The jobs are leaving! The jobs are leaving! Sounds like something Paul Revere might once have uttered, or more likely he was too smart. But that’s the battle cry from Massachusetts, at least until they looked at all the facts.
Brian R. Gilmore, executive vice president at
Associated Industries of Massachusetts, said more efficient production
methods have the state’s manufacturers making the same amount of
merchandise as 10 years ago, with 200,000 fewer manufacturing workers.
Massachusetts manufacturing exports exceeded $25
billion in 2007, a 47 percent increase over 2001, led by optical and
medical instruments, electrical machinery and parts and pharmaceutical
Not too shabby, especially for a state like Massachusetts that isn’t exactly the most friendly to business. We’ve poked at the productivity question for years and came to the same conclusion: improvements in efficiency have led to far more job losses than companies that follow the lemmings to offshore locations in search of cheap labor. That doesn’t mean we don’t have a responsibility to the employees displaced by productivity improvements. In a perfect world businesses would leverage improved productivity to be more competitive, thereby increasing sales and absorbing displaced workers. In the real world many companies rely on productivity improvements just to remain cost neutral with their competitors, and the top line stays flat.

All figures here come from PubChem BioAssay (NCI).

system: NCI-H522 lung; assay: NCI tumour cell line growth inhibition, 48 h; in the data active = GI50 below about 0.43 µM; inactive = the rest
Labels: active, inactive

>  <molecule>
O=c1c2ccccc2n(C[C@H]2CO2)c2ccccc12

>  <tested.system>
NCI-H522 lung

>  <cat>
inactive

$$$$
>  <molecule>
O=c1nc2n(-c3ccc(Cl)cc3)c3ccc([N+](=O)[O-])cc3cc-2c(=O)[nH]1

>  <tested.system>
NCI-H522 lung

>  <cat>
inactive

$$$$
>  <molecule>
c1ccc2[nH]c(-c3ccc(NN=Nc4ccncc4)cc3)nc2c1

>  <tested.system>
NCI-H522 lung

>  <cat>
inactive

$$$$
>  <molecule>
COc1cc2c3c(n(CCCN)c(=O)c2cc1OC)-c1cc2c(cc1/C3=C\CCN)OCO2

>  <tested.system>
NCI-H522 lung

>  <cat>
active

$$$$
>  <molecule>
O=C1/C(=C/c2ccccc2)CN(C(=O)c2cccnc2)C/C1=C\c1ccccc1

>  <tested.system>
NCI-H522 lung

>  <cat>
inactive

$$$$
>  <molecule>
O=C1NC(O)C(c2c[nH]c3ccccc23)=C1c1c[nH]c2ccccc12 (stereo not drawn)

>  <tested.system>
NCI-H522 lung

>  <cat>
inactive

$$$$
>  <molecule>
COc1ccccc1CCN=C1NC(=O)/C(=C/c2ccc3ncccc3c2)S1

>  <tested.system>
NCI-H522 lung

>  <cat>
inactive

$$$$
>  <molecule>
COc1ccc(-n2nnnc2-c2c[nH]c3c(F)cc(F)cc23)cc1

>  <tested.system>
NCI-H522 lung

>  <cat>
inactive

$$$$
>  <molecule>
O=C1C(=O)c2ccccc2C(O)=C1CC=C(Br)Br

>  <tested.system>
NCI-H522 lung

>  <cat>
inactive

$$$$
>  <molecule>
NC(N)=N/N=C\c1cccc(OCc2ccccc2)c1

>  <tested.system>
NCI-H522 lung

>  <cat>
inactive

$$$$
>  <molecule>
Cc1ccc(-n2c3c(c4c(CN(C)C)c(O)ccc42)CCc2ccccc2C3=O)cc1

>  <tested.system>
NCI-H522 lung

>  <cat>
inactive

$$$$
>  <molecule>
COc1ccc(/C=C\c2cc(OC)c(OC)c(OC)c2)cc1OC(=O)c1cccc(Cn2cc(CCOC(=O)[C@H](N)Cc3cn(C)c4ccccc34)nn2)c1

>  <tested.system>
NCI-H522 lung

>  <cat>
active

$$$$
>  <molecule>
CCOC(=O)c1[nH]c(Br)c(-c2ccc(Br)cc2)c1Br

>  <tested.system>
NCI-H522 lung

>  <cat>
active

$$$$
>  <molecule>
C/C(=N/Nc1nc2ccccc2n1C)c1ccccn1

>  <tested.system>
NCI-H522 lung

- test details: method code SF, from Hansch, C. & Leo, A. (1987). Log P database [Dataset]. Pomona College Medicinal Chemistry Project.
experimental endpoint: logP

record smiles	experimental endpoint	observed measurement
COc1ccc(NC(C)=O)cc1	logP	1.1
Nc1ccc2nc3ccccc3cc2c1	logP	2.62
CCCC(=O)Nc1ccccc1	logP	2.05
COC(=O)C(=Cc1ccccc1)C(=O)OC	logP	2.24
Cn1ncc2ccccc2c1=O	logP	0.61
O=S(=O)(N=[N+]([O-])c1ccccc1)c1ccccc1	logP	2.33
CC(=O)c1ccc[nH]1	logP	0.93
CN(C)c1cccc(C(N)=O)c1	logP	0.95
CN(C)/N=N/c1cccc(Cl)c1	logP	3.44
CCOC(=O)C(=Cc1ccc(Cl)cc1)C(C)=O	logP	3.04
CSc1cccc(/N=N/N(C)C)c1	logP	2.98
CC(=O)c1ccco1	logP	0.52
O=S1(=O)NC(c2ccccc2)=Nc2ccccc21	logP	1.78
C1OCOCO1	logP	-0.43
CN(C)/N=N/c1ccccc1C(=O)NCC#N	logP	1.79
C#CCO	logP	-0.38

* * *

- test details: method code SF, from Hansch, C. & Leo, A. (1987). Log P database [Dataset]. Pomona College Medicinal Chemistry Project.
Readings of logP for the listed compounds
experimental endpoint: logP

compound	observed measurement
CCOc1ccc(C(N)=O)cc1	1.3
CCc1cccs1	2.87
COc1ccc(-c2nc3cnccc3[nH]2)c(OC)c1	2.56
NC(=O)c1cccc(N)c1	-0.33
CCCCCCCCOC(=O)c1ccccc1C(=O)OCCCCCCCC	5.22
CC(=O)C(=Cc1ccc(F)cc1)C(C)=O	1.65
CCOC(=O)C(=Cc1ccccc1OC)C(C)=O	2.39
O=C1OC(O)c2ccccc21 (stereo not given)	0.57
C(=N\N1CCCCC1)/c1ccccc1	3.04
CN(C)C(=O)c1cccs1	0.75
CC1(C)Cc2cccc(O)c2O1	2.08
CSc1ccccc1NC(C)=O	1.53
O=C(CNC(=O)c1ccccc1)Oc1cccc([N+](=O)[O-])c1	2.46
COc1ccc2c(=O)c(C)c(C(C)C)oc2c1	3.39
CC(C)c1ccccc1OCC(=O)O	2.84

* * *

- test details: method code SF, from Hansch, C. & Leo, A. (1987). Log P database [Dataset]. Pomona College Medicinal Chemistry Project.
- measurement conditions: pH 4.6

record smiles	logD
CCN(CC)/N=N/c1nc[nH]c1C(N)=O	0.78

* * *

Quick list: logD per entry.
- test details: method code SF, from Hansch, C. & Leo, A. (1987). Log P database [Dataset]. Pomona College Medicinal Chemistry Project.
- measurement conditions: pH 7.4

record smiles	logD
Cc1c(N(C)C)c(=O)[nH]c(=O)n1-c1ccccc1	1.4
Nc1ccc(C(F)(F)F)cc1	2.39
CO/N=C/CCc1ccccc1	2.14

Some companies are doing an exceptional job of looking inward and improving, as opposed to simply complaining about supposed competitive barriers.
During his talk at WPI, Mr. Healy cited Mar-Lee,
Quabaug and Checkerboard Ltd. of West Boylston as manufacturers that
have made changes to keep themselves competitive. Each company was a
MassMEP client and used state workforce training grants to initiate
lean manufacturing and develop strategic growth plans.
Let’s take a deeper look at Mar-Lee.
John H. Gravelle, president and owner of Mar-Lee,
said his company had many purchase order jobs as a custom molder in the
late 1990s, but wasn’t making money.
“We were struggling like other molders — lots of work, but no bottom line,” he said.
So they got to work and changed their organization for the new economy.
After analyzing the company’s strengths, he decided
to abandon custom molding and get into packing and medical devices,
which were not at such a high volume, but paid better. He required
customers to contract for a set amount of product. Then, the company
invested in technology and automation, and reduced its labor costs.
The changes appear to be working.
Mar-Lee had more than $20 million in sales last year, and revenue growth of 15 to 20 percent over the last few years.
Not too shabby. Hats off to Mar-Lee.